ฝึกอ่านภาษาอังกฤษ Trump’s tax returns

Trump’s tax returns are the target of nationwide protests on Saturday

Turns out, people still care about President Trump’s tax returns. On Saturday, protesters across the U.S. plan to demand that Trump make his most recent tax returns public. It’s something every president and presidential nominee has done for the past 40 years. Trump has said that Americans “don’t care at all” about his tax returns, but polls show 74% of Americans say he should release them. Many lawmakers, including some Republicans, have also called on him to make them public. And a petition demanding that Trump release his returns has garnered more than 1 million signatures.

Still, the White House has not indicated Trump has any intentions of releasing his returns. So Trump critics are prepared to make some noise. “We march to demand that the president release his returns, as he has repeatedly promised, but failed, to do,” the Tax March website reads. “We march because it is in the best interest of the American people to know what financial entanglements and conflicts of interest our leaders have.”

Related: What we’d learn if Trump would just release his tax returns

The organizers of Saturday’s marches say there are more than 180 planned across 48 states and the District of Columbia.

Much like the “Pussyhats” symbolized by the Women’s March in January, the hallmark of this protest will be giant inflatable chickens. They’re meant to symbolize Trump’s cowardice, according to Delvone Michael, a member of the Tax March executive committee.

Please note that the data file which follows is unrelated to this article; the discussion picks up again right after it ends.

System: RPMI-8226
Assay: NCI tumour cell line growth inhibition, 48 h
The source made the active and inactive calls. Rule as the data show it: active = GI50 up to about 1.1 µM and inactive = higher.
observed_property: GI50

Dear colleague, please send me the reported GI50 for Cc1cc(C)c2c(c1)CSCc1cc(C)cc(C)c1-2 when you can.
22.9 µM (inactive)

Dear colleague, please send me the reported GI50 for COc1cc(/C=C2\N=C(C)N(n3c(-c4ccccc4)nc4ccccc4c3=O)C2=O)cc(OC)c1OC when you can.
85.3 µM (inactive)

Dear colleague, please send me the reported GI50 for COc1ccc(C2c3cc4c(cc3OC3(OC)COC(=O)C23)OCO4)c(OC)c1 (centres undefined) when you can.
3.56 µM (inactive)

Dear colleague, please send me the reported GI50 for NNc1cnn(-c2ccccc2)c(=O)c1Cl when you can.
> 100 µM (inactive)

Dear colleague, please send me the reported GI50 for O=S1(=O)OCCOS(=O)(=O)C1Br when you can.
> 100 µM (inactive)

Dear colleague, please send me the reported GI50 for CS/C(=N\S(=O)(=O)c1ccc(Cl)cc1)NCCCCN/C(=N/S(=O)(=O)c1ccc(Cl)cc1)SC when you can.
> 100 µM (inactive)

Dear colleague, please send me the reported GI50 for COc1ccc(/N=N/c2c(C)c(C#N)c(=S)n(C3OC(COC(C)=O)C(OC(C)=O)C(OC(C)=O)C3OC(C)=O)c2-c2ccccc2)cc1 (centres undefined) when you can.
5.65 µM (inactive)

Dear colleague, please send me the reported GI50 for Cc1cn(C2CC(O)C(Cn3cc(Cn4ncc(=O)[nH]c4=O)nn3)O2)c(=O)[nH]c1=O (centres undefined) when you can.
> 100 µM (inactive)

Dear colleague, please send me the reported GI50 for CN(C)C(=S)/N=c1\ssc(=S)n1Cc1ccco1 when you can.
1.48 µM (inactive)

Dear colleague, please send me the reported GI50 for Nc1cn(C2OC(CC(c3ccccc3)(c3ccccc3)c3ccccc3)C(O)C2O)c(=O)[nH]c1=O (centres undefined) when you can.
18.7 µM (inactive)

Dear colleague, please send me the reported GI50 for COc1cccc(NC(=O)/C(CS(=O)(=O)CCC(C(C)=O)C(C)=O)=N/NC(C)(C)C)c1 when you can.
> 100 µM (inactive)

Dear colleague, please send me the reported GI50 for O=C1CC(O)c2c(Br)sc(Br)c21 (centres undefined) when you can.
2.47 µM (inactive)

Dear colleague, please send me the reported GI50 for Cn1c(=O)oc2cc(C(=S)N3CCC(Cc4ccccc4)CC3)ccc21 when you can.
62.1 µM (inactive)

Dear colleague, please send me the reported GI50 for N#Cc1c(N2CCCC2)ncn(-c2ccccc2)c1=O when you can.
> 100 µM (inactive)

Michael is a senior political strategist for the progressive Working Families Party. The march’s executive committee also includes organizers from the National Women’s Law Center, the Indivisible Project, the Georgetown Center on Poverty and Inequality and a host of other groups.

Related: Pelosi, Dems not letting go of Trump tax return push

There’s no way to know for sure how large the crowds will be. In some of the largest cities — Washington, D.C., Los Angeles, New York and San Francisco — anywhere from 10,000 to more than 20,000 people are planning to attend, according to Facebook event pages.

However, many cities may draw crowds of fewer than 100. The Facebook page for a march in Savannah, Georgia, for example, shows only a dozen people plan on attending. For a march in Charlotte, North Carolina, less than 100 Facebook users have said they’ll go.

Of course, turnout at the tax marches could surprise on the upside.

Kathleen Petersen, a retiree who is organizing the march in Cheyenne, Wyoming, also helped organize the local Women’s March there the day after Trump was inaugurated. “We thought we’d be lucky if we got 200 people. And we got 2,000,” Petersen said.

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